Anyone have any advice on how to tackle a CrimLaw Policy Question?
Some background: we spent a significant amount of classtime discussing our thoughts on the law. I had difficulty with this, seeing as how we're all in our first semester of law school and basically talking out of our asses. So, I didn't really take notes on these discussions and only half listened, figuring that "what so-and-so thinks about self-defense" would not be on the exam. Turns out, prof said there might be a policy question for our exam.
In two of the five past exams he provided us, he asked a sort of policy question. The first gave a long fact pattern on returning female vets of the Iraq war committing more DV and anti-muslim crimes, and asked about things like the role of extreme emotional distress in defining crimes and whether the law should be gender-neutral. (note: prof admitted that this question, from the first exam he ever wrote, was a trainwreck haha) The second did not give a fact pattern, just basically said to advise the judiciary committee of your legislature on reforms to defining sexual offenses and sentencing.
So, how would one go about answering one of these, while maintaining some sort of structure and not just spouting BS for an hour? The only thing I can really think of right now is just talking a lot about theories of punishment (utilitarianism/retributivism), which a lot of our class discussions focused on directly or indirectly.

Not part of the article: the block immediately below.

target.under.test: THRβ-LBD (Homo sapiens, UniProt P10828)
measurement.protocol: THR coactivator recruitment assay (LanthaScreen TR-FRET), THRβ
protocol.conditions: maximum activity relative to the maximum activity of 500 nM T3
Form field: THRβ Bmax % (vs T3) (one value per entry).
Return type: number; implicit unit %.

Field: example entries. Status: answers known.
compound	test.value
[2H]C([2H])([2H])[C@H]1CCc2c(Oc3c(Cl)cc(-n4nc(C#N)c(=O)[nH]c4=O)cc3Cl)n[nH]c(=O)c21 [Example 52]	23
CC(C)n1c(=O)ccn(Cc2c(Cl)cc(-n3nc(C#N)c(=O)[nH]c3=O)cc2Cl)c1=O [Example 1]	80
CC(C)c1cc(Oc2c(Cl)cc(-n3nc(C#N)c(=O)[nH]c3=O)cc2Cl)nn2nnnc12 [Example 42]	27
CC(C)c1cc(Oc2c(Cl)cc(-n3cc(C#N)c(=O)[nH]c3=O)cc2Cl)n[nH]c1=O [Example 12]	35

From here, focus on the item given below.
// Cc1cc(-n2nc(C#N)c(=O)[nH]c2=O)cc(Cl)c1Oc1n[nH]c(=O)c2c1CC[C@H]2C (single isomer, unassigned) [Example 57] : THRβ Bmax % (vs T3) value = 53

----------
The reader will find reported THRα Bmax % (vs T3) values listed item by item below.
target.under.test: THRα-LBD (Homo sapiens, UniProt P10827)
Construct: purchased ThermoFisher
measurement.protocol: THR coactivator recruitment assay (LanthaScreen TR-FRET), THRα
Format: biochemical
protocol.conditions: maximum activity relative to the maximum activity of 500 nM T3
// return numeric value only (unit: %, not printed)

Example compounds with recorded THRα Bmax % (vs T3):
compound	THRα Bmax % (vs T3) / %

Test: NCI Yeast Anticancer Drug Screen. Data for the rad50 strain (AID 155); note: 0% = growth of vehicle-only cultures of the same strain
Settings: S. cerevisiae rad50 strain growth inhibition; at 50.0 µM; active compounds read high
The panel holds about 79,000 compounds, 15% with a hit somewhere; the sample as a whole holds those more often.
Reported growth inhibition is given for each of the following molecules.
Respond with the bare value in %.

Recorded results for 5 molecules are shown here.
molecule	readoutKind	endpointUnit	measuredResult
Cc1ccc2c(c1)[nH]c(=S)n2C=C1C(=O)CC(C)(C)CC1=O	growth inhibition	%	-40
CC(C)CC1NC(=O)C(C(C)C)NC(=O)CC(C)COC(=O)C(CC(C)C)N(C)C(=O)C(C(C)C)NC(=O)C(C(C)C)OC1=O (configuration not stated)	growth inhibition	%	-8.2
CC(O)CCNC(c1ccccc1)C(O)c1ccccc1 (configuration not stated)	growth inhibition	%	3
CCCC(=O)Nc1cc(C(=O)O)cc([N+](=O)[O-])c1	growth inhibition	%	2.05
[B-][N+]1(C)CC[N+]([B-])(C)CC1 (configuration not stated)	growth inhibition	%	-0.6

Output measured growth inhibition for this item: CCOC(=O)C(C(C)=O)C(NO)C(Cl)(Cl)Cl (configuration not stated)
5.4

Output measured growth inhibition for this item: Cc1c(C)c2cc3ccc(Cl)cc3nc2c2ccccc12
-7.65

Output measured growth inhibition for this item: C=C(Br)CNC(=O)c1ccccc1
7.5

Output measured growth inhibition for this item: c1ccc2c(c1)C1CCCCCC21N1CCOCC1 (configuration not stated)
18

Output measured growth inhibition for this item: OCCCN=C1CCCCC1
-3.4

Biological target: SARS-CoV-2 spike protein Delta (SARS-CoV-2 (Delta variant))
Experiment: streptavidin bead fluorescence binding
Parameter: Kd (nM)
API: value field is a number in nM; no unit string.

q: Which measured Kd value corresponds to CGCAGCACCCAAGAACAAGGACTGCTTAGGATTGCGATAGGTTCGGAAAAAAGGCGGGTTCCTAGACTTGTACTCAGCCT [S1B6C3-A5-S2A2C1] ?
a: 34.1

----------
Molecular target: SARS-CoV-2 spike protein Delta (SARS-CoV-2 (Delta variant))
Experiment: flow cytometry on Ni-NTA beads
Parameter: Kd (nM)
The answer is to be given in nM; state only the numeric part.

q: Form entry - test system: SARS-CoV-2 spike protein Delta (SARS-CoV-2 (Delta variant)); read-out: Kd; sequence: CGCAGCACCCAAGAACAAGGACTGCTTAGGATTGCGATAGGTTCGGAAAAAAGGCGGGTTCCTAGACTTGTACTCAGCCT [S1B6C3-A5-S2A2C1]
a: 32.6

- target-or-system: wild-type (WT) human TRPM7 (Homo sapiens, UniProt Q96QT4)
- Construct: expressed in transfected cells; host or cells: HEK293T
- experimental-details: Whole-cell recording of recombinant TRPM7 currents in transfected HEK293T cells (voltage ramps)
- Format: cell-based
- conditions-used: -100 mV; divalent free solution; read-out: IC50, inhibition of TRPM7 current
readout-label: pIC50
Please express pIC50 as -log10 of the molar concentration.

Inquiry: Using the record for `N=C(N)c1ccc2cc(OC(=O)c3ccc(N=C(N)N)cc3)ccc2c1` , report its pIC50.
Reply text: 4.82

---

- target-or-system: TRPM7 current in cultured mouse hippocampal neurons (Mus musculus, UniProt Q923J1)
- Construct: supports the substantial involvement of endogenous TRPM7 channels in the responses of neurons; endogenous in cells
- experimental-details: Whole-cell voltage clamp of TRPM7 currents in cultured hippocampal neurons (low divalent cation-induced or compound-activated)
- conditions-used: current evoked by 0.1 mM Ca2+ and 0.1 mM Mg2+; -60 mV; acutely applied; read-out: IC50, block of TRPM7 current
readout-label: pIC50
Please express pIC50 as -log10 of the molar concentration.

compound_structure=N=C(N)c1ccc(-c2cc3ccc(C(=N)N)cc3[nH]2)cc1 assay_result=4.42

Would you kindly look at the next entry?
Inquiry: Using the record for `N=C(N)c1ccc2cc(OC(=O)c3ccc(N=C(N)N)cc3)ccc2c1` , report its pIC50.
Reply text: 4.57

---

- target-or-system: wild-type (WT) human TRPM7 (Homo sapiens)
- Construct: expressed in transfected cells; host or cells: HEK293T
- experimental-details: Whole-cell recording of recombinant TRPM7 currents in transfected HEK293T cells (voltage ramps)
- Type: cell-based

jackattack17 wrote:Anyone wanna help out? Re: Crim Law policy question
I think Dressler's Understanding Crim Law does a decent job of listing pros and cons for different areas; for example, whether rape statutes should or should not have a force requirement. It's not a short hornbook so it may or may not be worth looking into at this point depending on when your exam is. It is, however, well organized so I think you should have enough time to at least glance at it.
Dressler's book is good. Another very good criminal law book to look at is Delaney's Criminal Law Advocacy book.
Policy and BLL are intertwined, so if your professor is formulating his exam around policy, you need to apply the different policy discussions as the framework for the response and use iconic examples that incorporate BLL principles to intelligently guide the response.
In class, you need to pay very close attention to your professor's particular reactions to the questions he poses. In my crim law class this semester (which I received an A in), a lot of students would zone out during these discussions. However, being able to see the BLL principles through the eyes of your prof, and articulate a response that represents those views into your essay response, will immediately set you apart from the unorganized responses that the majority of students will write (by merely barfing out their outline or throwing out random, irrelevant policy points).
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How detailed should headings be? Obviously headings for conflict pairings and cause of action. But is it necessary to create a separate subheading for privileges? Or even further, for each element of a cause of action and/or privilege?